15, 1821,



Having determined to be a candidate for the place of master of tlie F.nglish Classical School in Boston, I sought to get the expression from respectable persons of their belief in m}' competency to fulfil the duties of President Kirkland and all the college prothat place. The parents of man}- of fessors gave me their names. pupils at Lancaster kindlj' stated their favorable opinion, which was confirmed by good friends in Boston. I sent in ni}' application, and verj' soon received from one of the committee the statement that I had been

my

unanimousl}' chosen. Mr. S. P. Miles accepted the invitation of Dr. Kirkland to take my place in college, and as soon as I could

REMINISCENCES OF

52 I

moved

and found a temporary home

to Boston,

in a

boarding-house.

To m}' great satisfaction I found that an old fnend of mine, Mr. Lemuel Shaw, afterwards chief justice, was on the committee, and I went to him to ascertain whether I should be allowed to teach and manage the my own ideas. He approved of them entirel}', and said that, if I would make a short statement in writing of the course I wished to pursue, he would la}- it before the committee, and he had little doubt that it would be appro\'ed. This I did, and on ni}- next visit, he told me that the committee had passed school according to

a vote that, as I had been chosen unanimousl}' as a person full_y competent to fill the place, I should be allowed to

manage

it,

according to

in matters of instruction

my own

Official notice

and

discipline,

views.'

in the

newspapers soon brought to-

gether in the Latin School-house, on School Street, all the bovs who were desirous of admission to the English Classical.

An

intimation from the committee that

a leading object in the establishment of this school was to raise the standard in the grammar schools, rendered

duty to make the examination prett}- thorough. I carefully examined, in small divisions, for six hours every day for two weeks, the one hundred

it

my

Accordinglj'

and

thirty-five boj'S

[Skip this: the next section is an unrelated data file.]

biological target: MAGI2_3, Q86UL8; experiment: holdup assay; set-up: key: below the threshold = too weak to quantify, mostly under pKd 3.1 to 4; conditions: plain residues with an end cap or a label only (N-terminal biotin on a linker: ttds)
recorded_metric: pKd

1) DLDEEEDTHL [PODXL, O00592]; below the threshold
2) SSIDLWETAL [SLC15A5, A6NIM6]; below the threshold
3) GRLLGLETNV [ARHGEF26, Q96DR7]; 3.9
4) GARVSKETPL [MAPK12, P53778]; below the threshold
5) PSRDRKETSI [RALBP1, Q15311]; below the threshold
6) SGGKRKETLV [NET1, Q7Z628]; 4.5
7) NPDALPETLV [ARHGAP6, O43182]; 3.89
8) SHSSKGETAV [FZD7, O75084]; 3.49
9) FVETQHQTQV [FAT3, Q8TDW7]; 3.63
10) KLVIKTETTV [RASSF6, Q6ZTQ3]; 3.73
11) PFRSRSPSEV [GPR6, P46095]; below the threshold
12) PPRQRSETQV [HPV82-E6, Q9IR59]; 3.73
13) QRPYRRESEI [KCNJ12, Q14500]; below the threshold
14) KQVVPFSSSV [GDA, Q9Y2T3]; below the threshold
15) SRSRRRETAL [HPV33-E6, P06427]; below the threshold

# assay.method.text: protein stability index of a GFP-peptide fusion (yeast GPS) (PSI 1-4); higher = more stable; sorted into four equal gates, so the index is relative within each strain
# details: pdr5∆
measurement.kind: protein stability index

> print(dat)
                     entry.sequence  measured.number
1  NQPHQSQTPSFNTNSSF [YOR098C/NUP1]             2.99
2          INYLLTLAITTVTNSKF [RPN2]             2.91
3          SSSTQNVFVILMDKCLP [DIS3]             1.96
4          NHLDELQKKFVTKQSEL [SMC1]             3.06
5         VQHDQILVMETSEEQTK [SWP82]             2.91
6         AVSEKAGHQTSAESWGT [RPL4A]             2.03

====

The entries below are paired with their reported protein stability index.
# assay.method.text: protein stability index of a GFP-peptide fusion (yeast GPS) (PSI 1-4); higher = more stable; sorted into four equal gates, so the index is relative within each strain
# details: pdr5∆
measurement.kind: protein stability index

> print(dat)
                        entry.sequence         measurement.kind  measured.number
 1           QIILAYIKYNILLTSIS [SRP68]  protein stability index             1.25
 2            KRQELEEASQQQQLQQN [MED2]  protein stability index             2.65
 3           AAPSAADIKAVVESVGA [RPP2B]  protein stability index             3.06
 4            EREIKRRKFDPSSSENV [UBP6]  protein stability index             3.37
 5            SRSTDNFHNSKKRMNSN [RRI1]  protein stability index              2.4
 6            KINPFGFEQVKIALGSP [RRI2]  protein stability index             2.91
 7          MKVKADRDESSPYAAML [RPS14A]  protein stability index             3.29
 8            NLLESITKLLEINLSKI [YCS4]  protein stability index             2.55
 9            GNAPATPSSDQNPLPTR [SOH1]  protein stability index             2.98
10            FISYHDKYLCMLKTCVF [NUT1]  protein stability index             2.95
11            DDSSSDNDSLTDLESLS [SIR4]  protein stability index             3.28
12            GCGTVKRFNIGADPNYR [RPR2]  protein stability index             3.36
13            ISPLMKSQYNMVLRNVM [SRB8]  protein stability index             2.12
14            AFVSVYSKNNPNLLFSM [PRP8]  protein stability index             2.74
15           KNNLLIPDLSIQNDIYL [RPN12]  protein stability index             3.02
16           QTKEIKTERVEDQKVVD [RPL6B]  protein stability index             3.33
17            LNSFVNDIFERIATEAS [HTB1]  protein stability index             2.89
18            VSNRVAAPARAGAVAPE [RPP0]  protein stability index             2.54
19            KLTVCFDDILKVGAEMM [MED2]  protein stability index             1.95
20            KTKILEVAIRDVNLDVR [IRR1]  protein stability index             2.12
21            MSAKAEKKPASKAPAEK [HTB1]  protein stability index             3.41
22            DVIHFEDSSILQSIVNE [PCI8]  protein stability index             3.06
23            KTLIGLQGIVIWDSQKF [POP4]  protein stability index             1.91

who presented

themselves, of

whom

judged seventy -five to be admissible. The lower stor}' of a school-house on Derne Street, on the spot now covered b}- the Reservoir, was prepared for the English Classical School, and on a Monday I

morning the

seventj'-five

boys were present.

half an hour or more, every

morning of the

I

spent

first

week,

AN OLD ill

explaining,

full}'

and

TEACHER.

53

clearly, the principles according



I told them teach. " I do not believe in the necessity' of corporal punishment, and I shall never strike a blow unless 3'ou compel me. I want 3'ou to learn to govern 3'ourselves.

manage and

to which I should

:

I sliall regard you and treat you all as young gentlemen, and expect 3'ou to consider me a gentleman, and

treat ^'

me

accordingly.

word you say, until I and then I cannot nobody

I shall always believe ever}^

find j-ou guilty of lying,

believes a

" Never

;

he has an}' temptation to

liar, if tell

me

fellow-student.

I

lie.

anything to the disadvantage of any to have strict rules, and to have

mean

them strictly obej'ed but I shall never make a rule which I would not more willingly see broken than I would have an_y one of j'Oil violate what ought to be It is the his feeling of honor toward a fellow-student. meanest thing that an}- boy can do. " I have examined you very carefully, as you all know, and have taken every means of finding out your character and capacities, and your opportunities. Some ;

Yon have lived of you have enjoyed every advantage. homes, with intelHgent and well-informed

in pleasant

parents and friends, and you have formed habits of reading good books, and being otherwise pleasantly

and well employed.

Others of you have been blessed

with none of these privileges, and have had no opportunities of forming good habits. Now I am going to

examine you,

for

some weeks,

carefully and severely, in I shall do this that

a considerable variety of studies. I

may arrange you

capacities, so that

according to your attainments and may be kept back from doing

no one

REMINISCENCES OF

54 what he be

may

is

capable

of,

and that the slow and ill-prepared

fairl}' tried.

"

After I shall have ascertained, in this way, of what each of you is capable, in all the studies, I shall, when I find that a dull bo}' has done his best, feel for him the

same

respect,

and give him the same mark that I shall boy in school who has only done Ms

to the brightest best.

"

beg of 3'ou, bo3'S, never to try to surpass each Help each other in every wa}- you can. Try to surpass ^-ourselves. Say, I will do better to-day than I did yesterdav, and I resolve to do better to-morrow than I can do to-day.' In this way, 30U who are highest and most capable will always, through life, be I

other.

'

friends,

and the best

friends.

But

if ^-ou tr^'to

surpass

each other, some of 3-ou will inevitably be enemies." * I said this with a vivid remembrance of the bitter feelings

entertained

b}^

had known

individuals in

several of the

Cambridge, toward some of their classmates, who might have been, all their lives, classes I

in

their best friends, if this terriblj' ambitions desire of

acknowledged superiorit}' had not prevented. These principles of action, which I have here given in a few sentences, occupied half an hour or more, every week. I explained and enlarged was full}' understood. I told them I should alwa^'s believe them, I